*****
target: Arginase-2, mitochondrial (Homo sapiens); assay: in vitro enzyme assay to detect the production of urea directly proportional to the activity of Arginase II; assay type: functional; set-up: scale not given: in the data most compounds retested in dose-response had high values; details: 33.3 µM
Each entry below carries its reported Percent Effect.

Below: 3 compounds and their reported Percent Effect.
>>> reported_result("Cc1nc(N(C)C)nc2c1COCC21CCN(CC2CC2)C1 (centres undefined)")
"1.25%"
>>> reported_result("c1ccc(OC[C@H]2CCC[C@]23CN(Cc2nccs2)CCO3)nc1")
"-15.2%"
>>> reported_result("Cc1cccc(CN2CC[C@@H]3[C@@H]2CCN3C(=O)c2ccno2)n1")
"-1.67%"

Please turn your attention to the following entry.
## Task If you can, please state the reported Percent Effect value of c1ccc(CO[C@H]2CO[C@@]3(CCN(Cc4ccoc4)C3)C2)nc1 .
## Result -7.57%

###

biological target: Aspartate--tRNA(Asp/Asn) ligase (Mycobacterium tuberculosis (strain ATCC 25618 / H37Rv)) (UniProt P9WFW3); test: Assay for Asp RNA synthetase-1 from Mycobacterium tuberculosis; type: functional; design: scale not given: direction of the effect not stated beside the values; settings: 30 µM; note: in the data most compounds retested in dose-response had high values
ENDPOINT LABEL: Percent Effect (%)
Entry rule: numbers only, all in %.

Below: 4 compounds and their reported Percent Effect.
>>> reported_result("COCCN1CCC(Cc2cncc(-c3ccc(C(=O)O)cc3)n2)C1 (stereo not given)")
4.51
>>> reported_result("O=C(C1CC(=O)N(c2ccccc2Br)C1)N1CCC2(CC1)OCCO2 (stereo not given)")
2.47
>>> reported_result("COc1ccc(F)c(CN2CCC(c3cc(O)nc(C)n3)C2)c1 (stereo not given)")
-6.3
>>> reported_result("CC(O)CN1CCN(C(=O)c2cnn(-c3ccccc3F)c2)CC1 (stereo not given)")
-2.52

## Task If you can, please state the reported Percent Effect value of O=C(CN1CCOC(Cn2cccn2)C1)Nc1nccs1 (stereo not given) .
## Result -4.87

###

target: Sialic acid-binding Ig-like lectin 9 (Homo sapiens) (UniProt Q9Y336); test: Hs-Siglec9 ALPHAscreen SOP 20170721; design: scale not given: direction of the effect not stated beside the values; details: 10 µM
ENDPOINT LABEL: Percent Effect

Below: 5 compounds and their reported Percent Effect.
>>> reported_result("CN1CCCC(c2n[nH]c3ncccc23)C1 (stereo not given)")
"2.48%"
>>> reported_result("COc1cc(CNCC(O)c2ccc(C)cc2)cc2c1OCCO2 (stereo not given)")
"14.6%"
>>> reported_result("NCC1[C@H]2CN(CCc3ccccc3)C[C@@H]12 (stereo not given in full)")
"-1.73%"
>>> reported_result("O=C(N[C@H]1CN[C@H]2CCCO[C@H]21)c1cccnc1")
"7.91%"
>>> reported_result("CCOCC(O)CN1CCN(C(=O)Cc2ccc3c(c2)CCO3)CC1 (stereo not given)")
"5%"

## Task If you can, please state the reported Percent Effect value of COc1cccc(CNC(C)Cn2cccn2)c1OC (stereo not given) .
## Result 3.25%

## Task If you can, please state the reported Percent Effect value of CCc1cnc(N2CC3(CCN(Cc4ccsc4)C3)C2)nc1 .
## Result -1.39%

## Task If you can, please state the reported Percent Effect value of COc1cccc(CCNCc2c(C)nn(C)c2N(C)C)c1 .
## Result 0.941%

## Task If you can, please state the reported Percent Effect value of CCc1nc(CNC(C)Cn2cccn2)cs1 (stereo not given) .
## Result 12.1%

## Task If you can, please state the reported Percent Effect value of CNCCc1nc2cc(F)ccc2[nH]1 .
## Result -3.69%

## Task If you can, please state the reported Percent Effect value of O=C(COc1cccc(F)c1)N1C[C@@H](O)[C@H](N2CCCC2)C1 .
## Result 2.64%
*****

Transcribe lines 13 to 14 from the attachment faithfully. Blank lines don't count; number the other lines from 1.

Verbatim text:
###

biological target: Aspartate--tRNA(Asp/Asn) ligase (Mycobacterium tuberculosis (strain ATCC 25618 / H37Rv)) (UniProt P9WFW3); test: Assay for Asp RNA synthetase-1 from Mycobacterium tuberculosis; type: functional; design: scale not given: direction of the effect not stated beside the values; settings: 30 µM; note: in the data most compounds retested in dose-response had high values